Saturday, March 28, 2009

Writing For Money

A magazine has decided to give my writing a test run and I have no idea what to write about. They're looking for a piece that is between 500 and 1,500 in word count and talks to one of the following topics. Faith. Health. Leadership. Relationships. Success. Teamwork. Wealth. Seems like it would be a no-brainer for me huh? Those topics are the very ones that this blog centers around. Seems as if I can write about some of these things in my sleep. This time though, I feel like I have nothing to say. However, even though I have nothing to say, my tactic (for when I do decide that I have something to say) is to keep it raw and honest. I've learned that when I let my heart beam from the page, it's always well taken. I have until the 25th to turn it in so I'm not really stressing right now, but I sort of would like to begin brainstorming. I wonder though. What would be more effective? Brainstorming and outlining an article or writing free off the dome like I normally do. Which one will stand out more? The intelligent thought-out article or the free passion-willed article? Gotta think about this one.

3 comments:

MJ said...

Some subjects lend themselves to research... For instance, health is something that we read into for sound advise. Other subjects are best stated as your open honest opinions, through which you are able to persuade others to see things your way. Either way, I'm sure you will do great with this assignment.

Lionel said...

First of all, congratulations on landing this assignment. I studied creative writing in college and was a full-time journalist for a few years, but before I took that plunge I made a lot of friends read a lot of my writing. It's very exciting moving from writing for yourself and people you know to an audience of potentially hundreds or thousands.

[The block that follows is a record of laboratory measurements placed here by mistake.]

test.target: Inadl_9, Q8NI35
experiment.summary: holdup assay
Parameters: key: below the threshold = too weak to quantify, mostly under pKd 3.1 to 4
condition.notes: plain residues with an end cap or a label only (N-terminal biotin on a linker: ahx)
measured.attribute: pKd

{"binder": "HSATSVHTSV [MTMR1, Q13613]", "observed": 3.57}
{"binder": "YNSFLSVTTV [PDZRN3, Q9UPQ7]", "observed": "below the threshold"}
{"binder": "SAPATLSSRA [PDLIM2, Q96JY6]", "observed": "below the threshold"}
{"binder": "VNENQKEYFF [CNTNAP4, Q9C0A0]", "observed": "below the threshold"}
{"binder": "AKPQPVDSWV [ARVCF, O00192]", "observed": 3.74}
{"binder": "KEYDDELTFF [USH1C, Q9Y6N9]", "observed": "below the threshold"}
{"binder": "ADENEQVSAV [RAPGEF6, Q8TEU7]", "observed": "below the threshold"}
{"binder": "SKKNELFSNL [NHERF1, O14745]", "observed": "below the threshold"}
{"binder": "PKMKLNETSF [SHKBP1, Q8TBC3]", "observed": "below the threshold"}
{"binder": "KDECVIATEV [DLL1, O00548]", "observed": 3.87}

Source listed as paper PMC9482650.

The first thing I would do is pay close attention to the style and format of the publication you're writing for and the section of the publication where your work might appear. Reading several examples of what usually runs in that spot can clue you in to what it is the editors want. What angle do writers take on broad or controversial topics? How long are the paragraphs? Is the writing quick and fluid or more detailed and thoughtful? Is the tendency to tell stories or present factual information?

Find out which style guide they use. The style guide lays out how the publication approaches everything from the use of commas to the colloquialisms and abbreviations they will and will not accept. Associated Press and Chicago are two big ones. Some publications adopt one but make a few of their own modifications.

As for whether or not you start with an outline or just let it rip, I'd say do whatever moves you, but don't be afraid to write, re-write, and write again. This was the most surprising part of my move from recreational to professional writer, how draft after draft can help you narrow in on perfection. Sometimes the sole purpose of my first draft is to get all the information I've accumulated out of my head and onto paper. That's it. Only then can I begin to understand what the story wants to be, and even for a very short piece, it could take three or four more takes before I get it there.

Good luck, and have fun.

MysTery said...

Yay!!! Pray about it girl and be open. God will give it to you.

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